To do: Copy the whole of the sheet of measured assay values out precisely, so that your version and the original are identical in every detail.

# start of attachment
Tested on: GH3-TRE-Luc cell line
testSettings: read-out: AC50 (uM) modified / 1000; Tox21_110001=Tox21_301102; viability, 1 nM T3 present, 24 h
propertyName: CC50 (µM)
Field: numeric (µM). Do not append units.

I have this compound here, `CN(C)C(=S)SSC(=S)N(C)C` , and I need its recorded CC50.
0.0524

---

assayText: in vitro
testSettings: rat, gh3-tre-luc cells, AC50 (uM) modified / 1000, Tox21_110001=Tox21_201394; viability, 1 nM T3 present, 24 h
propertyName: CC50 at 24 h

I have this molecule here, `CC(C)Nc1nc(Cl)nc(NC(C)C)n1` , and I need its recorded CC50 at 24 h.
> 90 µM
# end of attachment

Tested on: GH3-TRE-Luc cell line
testSettings: read-out: AC50 (uM) modified / 1000; Tox21_110001=Tox21_301102; viability, 1 nM T3 present, 24 h
propertyName: CC50 (µM)
Field: numeric (µM). Do not append units.

I have this compound here, `CN(C)C(=S)SSC(=S)N(C)C` , and I need its recorded CC50.
0.0524

---

assayText: in vitro
testSettings: rat, gh3-tre-luc cells, AC50 (uM) modified / 1000, Tox21_110001=Tox21_201394; viability, 1 nM T3 present, 24 h
propertyName: CC50 at 24 h

I have this molecule here, `CC(C)Nc1nc(Cl)nc(NC(C)C)n1` , and I need its recorded CC50 at 24 h.
> 90 µM